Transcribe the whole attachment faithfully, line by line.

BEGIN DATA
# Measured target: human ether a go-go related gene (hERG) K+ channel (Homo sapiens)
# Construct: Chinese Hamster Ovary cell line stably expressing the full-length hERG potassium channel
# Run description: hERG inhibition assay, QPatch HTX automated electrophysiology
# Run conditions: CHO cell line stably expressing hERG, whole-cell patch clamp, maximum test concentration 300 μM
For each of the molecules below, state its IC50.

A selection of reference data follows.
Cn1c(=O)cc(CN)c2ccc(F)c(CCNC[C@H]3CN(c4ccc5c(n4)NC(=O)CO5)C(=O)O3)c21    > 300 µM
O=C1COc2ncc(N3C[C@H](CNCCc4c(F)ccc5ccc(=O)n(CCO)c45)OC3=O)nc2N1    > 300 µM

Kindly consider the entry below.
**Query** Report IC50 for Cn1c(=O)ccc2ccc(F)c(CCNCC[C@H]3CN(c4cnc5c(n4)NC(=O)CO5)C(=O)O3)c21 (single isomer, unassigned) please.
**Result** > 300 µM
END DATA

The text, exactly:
# Measured target: human ether a go-go related gene (hERG) K+ channel (Homo sapiens)
# Construct: Chinese Hamster Ovary cell line stably expressing the full-length hERG potassium channel
# Run description: hERG inhibition assay, QPatch HTX automated electrophysiology
# Run conditions: CHO cell line stably expressing hERG, whole-cell patch clamp, maximum test concentration 300 μM
For each of the molecules below, state its IC50.

A selection of reference data follows.
Cn1c(=O)cc(CN)c2ccc(F)c(CCNC[C@H]3CN(c4ccc5c(n4)NC(=O)CO5)C(=O)O3)c21    > 300 µM
O=C1COc2ncc(N3C[C@H](CNCCc4c(F)ccc5ccc(=O)n(CCO)c45)OC3=O)nc2N1    > 300 µM

Kindly consider the entry below.
**Query** Report IC50 for Cn1c(=O)ccc2ccc(F)c(CCNCC[C@H]3CN(c4cnc5c(n4)NC(=O)CO5)C(=O)O3)c21 (single isomer, unassigned) please.
**Result** > 300 µM